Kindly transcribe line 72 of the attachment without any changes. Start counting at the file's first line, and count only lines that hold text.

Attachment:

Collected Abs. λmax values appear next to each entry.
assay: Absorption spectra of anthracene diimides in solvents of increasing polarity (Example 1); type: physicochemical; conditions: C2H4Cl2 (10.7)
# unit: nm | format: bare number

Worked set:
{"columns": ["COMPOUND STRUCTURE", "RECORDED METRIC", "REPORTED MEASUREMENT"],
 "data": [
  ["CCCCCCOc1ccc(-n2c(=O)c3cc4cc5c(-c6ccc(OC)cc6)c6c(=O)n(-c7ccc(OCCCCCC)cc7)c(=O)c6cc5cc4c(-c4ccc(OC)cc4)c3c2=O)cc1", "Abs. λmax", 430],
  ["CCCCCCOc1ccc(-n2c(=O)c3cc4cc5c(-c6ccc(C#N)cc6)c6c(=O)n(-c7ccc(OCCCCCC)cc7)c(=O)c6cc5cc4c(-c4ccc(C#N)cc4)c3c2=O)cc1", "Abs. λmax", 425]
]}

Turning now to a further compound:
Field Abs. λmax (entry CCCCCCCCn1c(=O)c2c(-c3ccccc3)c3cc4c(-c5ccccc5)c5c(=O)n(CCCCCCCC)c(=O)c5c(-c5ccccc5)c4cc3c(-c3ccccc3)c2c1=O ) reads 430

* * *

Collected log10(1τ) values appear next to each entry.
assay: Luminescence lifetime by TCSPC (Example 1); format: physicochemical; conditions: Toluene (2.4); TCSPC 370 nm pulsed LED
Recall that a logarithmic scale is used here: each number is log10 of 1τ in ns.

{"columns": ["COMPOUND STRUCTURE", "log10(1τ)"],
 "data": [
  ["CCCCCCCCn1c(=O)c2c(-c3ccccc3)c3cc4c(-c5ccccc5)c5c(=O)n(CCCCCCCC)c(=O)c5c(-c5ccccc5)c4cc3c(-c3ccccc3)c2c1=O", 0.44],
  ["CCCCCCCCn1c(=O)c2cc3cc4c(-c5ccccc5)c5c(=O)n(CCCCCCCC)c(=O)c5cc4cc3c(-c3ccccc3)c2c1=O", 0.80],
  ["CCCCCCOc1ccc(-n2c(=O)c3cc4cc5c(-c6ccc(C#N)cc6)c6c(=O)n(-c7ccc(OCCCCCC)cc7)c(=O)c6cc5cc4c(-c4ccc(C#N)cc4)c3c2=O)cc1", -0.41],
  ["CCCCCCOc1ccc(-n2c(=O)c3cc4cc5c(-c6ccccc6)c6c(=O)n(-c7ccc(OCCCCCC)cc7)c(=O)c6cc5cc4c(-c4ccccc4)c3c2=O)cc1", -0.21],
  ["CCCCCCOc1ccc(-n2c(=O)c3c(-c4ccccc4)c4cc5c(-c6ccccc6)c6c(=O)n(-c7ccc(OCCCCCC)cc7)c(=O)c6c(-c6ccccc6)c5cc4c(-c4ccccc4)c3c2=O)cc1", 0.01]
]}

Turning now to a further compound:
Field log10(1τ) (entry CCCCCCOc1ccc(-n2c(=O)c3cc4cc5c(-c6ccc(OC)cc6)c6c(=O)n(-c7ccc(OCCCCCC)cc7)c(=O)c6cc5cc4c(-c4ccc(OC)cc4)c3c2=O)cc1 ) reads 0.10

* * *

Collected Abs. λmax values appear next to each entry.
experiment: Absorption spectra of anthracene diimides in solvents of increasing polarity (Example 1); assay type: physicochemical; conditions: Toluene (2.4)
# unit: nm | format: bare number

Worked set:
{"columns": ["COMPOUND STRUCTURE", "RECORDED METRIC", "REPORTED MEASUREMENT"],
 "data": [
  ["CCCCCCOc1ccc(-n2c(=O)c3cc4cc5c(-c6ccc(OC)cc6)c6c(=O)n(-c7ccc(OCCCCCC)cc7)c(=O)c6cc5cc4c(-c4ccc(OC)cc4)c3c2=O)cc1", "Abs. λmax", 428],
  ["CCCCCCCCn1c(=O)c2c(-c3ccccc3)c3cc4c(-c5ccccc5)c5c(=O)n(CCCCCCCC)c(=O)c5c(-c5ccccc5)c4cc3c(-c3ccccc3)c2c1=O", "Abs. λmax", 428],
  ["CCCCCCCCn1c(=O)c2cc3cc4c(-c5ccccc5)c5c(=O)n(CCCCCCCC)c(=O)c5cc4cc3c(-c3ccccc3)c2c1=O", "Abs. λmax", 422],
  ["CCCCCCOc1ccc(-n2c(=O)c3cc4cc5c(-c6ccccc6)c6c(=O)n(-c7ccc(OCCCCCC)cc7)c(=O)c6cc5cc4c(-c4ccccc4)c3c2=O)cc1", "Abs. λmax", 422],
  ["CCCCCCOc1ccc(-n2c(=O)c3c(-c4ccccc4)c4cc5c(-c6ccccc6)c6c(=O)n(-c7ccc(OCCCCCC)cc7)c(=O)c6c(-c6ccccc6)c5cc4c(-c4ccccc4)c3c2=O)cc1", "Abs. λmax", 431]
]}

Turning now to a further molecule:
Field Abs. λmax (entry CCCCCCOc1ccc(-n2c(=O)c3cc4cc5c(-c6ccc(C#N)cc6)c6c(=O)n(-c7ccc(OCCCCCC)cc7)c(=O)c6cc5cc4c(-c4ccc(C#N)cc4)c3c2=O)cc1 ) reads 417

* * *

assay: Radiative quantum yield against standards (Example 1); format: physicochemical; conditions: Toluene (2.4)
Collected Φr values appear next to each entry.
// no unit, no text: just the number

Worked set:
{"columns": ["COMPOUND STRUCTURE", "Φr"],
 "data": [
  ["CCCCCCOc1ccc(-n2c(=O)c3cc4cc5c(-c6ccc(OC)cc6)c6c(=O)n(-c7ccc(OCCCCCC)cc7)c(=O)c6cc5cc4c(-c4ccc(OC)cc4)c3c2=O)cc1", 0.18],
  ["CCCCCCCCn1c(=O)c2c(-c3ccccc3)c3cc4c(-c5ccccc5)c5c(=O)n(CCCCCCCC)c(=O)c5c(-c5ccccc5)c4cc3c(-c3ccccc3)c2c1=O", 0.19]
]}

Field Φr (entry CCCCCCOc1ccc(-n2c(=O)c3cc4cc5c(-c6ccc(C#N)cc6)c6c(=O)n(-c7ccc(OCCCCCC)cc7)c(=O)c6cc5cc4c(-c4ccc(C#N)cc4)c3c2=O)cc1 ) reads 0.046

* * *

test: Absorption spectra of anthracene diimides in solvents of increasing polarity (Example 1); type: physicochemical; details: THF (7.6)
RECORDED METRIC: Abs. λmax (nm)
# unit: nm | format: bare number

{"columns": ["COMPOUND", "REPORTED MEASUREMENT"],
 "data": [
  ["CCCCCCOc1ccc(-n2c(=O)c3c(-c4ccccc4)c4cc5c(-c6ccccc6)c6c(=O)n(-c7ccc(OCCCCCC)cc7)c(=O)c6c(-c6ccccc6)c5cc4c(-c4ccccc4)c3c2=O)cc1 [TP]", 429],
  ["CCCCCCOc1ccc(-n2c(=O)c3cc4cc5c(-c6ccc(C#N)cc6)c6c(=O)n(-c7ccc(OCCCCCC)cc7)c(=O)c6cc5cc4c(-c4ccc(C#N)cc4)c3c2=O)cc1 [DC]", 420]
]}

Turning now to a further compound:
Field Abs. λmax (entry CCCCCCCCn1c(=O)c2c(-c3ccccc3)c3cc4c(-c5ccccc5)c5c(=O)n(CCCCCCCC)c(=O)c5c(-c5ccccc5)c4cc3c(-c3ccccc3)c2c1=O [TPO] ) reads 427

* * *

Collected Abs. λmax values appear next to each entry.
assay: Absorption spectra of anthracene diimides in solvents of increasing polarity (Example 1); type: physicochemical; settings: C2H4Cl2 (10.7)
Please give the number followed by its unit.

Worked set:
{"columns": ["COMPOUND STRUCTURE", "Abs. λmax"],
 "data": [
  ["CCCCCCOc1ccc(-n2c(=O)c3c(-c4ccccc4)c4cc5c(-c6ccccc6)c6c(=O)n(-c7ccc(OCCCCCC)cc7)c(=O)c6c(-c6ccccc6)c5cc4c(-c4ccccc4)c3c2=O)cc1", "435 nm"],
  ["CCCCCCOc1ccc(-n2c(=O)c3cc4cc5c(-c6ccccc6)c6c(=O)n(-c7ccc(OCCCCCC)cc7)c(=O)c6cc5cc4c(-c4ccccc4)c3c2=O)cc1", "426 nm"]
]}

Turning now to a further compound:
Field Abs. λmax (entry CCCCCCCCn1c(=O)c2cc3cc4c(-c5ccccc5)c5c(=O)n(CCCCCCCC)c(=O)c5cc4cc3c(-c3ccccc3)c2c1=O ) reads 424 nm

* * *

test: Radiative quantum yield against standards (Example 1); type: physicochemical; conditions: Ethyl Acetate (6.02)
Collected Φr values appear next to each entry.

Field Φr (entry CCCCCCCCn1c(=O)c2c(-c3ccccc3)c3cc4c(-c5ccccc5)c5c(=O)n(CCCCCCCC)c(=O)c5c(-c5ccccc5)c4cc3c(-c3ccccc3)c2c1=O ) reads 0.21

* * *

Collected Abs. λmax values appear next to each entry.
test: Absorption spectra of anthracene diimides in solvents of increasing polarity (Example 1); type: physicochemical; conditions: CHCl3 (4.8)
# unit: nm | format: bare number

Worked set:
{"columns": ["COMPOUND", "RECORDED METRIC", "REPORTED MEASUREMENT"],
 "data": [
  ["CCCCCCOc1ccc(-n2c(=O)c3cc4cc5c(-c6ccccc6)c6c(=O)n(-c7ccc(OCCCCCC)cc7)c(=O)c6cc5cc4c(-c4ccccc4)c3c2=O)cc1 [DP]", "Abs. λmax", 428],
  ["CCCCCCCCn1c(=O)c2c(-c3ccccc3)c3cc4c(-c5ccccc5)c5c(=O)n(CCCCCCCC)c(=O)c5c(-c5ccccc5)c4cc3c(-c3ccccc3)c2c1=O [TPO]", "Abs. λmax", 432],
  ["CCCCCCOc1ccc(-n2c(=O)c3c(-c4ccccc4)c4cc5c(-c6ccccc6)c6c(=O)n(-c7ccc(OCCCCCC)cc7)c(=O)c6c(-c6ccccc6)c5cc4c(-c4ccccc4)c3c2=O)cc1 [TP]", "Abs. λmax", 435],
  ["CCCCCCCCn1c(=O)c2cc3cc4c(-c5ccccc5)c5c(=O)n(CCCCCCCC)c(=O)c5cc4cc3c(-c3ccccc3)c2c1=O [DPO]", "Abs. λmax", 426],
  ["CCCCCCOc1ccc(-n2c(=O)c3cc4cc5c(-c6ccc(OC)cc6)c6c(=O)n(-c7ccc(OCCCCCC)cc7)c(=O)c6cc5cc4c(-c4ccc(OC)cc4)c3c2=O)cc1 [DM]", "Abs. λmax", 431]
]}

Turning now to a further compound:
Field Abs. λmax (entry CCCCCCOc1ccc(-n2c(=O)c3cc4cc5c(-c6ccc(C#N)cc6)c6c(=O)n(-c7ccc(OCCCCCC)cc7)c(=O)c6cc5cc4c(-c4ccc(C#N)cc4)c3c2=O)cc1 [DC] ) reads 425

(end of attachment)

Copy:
]}